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  • Low power and fast DCT architecture using multiplier-less method

    Page(s): 63 - 66
    Save to Project icon | Request Permissions | Click to expandQuick Abstract | PDF file iconPDF (400 KB) |  | HTML iconHTML  

    In this paper, a low power and fast DCT (Discrete Cosine Transform) using multiplier-less method is presented with a new modified FGA (Flow-Graph Algorithm), which is derived from our previously presented FGA of DCT based on Loeffler algorithm. The multiplier-less method is based on the replacement of multiplications with a minimum number of additions and shifts. The proposed FGA is performed and compared to a previous one. The results of FPGA implementations on Altera Cyclone II show the increase of the maximum frequency, the decrease of the resources usage and the reduction of the dynamic power by 7.2 % at 120 MHz of clock frequency with a new proposed FGA algorithm. Another comparison with recent published results has been done and proves the efficiency of the proposed FGA. View full abstract»

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  • Multiple threshold voltage for glitch power reduction

    Page(s): 67 - 70
    Save to Project icon | Request Permissions | Click to expandQuick Abstract | PDF file iconPDF (207 KB) |  | HTML iconHTML  

    We address the problem of circuit-level design for low power. We describe a new method for glitch power reduction based on threshold voltage adjustment. The proposed method achieves both dynamic and leakage power reductions. We develop an optimization algorithm that optimizes the circuit netlist to achieve glitch energy reductions without affecting the overall circuit delay requirement. Applying the algorithm to C17 benchmark circuit implemented in a 65nm industrial Low Power CMOS process, we have achieved 14% total energy savings and 78% leakage energy savings at the expense of just 5% delay increase. View full abstract»

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  • 173nA-7.5ppm/°C-771mV-0.03mm2 CMOS resistorless voltage reference

    Page(s): 71 - 74
    Save to Project icon | Request Permissions | Click to expandQuick Abstract | PDF file iconPDF (752 KB) |  | HTML iconHTML  

    A low power voltage reference generator operating with a supply voltage ranging from 1.6V to 3.6V has been implemented in a 90-nm standard CMOS process. The reference is based on MOSFETs biased in the weak inversion region to consume nanowatts of power and uses no resistors. The maximum supply current at 3.6V and at 125°C is 173nA. It provides an 771mV voltage reference. A temperature coefficient of 7.5ppm/°C is achieved at best and 39.5ppm/°C on average, in a range from -40 to 125°C, as the combined effect of a suppression of the temperature dependence of mobility and the compensation of the threshold voltage temperature variation. The total block area is 0.03mm2. View full abstract»

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  • Evolution of wireless sensor networks and necessity of power management technique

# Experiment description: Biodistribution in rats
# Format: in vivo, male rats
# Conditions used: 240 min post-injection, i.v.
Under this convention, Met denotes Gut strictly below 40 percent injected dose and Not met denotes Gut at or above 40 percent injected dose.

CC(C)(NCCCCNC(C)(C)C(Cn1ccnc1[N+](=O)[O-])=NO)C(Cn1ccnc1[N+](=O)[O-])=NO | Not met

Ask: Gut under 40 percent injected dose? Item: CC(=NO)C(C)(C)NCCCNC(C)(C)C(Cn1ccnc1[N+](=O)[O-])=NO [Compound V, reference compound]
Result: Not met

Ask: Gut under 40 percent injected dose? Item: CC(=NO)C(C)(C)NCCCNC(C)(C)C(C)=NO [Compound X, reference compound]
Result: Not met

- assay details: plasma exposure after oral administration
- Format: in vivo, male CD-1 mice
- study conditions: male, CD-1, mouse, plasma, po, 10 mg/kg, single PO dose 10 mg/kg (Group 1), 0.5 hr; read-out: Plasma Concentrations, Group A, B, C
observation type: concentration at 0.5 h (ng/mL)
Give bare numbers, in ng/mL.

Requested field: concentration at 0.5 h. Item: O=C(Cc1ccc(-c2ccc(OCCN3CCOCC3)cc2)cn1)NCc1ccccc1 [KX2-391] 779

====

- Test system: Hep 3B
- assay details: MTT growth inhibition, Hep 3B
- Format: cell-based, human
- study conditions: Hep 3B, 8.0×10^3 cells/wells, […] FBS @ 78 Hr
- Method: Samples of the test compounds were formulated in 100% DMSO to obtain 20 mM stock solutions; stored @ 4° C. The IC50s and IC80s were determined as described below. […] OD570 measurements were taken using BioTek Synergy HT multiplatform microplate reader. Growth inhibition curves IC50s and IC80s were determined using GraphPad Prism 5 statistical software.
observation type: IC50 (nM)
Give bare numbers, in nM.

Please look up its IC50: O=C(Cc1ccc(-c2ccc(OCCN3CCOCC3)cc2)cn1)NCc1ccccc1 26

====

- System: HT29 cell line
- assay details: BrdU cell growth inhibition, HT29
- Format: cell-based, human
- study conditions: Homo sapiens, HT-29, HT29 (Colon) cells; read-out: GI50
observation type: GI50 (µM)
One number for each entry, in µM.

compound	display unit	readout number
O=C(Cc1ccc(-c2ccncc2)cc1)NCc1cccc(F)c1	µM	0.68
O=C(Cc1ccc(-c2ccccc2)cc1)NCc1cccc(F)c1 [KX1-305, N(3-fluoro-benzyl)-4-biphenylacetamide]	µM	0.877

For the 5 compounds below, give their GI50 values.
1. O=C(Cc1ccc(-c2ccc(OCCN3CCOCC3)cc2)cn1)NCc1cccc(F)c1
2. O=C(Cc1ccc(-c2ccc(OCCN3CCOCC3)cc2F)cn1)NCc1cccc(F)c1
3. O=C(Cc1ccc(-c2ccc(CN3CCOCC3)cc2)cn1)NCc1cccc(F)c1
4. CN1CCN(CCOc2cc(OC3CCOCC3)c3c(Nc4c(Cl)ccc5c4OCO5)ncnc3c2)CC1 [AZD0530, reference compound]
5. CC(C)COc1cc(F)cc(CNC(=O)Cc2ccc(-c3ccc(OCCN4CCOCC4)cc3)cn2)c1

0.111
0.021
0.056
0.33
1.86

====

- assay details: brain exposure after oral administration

Page(s): 75 - 78
    Save to Project icon | Request Permissions | Click to expandQuick Abstract | PDF file iconPDF (717 KB) |  | HTML iconHTML  

    Wireless sensor networks interfere in a growing number of applications ranging from simple environmental monitoring like temperature detection to complex calculation such as video processing. This last type of application requires a high load at the sensor level and leads to a problem of optimization. It is critical to design algorithms and protocols in such a way to use minimal energy. This paper provides a survey of WSNs technologies, main applications and hardware evolutions. In the other hand, we will provide an insight about the latest trends of the technique to reduce the power consumption within the WSN that could possibly make this emerging technological area more useful than ever. View full abstract»

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  • An ultra low power analogue radial basis function Network

    Page(s): 79 - 82
    Save to Project icon | Request Permissions | Click to expandQuick Abstract | PDF file iconPDF (684 KB) |  | HTML iconHTML  

    This paper provides the circuits which are needed to implement RBF Neural Networks. A novel circuit to implement an M-dimensional Euclidean distance is presented. All the blocks were designed in weak inversion region to gain ultra low power consumption. The results were done using HSPICE by level 49 parameters (BSIM3v3) in 0.35μm standard CMOS technology. Finally, an RBF neuron with five hidden layers to approximate a nonlinear function is implemented. Having confirmed that the proposed circuit is working properly, simulation results have shown that the power consumption of our circuits is about several microwatts. View full abstract»

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  • A band pass Auto-Zeroing Floating-Gate Amplifier

    Page(s): 83 - 86
    Save to Project icon | Request Permissions | Click to expandQuick Abstract | PDF file iconPDF (274 KB) |  | HTML iconHTML  

    In this paper we present a band pass Auto-Zeroing Floating-Gate Amplifier (AZFA). The amplifier is based on Pseudo Floating gate and in addition to gain, it offers frequency band adjustment. Both the low-frequency and high-frequency cutoffs are controlled electronically, thus the amplifier can be used in design of various time continues filters. The AZA enjoys low component spread and compactness, containing only small size transistors and capacitors. View full abstract»